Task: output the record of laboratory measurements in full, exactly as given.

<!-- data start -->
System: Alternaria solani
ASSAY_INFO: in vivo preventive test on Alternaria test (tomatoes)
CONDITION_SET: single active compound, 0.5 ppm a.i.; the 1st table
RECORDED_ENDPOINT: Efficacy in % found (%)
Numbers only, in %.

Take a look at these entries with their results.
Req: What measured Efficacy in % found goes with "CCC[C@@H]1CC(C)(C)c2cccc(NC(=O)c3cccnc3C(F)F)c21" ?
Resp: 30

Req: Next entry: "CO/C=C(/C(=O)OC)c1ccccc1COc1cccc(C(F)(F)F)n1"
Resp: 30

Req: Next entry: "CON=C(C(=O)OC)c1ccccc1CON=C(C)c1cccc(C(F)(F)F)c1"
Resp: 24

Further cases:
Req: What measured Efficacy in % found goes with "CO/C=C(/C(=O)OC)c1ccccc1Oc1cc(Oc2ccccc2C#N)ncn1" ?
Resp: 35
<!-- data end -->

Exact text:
System: Alternaria solani
ASSAY_INFO: in vivo preventive test on Alternaria test (tomatoes)
CONDITION_SET: single active compound, 0.5 ppm a.i.; the 1st table
RECORDED_ENDPOINT: Efficacy in % found (%)
Numbers only, in %.

Take a look at these entries with their results.
Req: What measured Efficacy in % found goes with "CCC[C@@H]1CC(C)(C)c2cccc(NC(=O)c3cccnc3C(F)F)c21" ?
Resp: 30

Req: Next entry: "CO/C=C(/C(=O)OC)c1ccccc1COc1cccc(C(F)(F)F)n1"
Resp: 30

Req: Next entry: "CON=C(C(=O)OC)c1ccccc1CON=C(C)c1cccc(C(F)(F)F)c1"
Resp: 24

Further cases:
Req: What measured Efficacy in % found goes with "CO/C=C(/C(=O)OC)c1ccccc1Oc1cc(Oc2ccccc2C#N)ncn1" ?
Resp: 35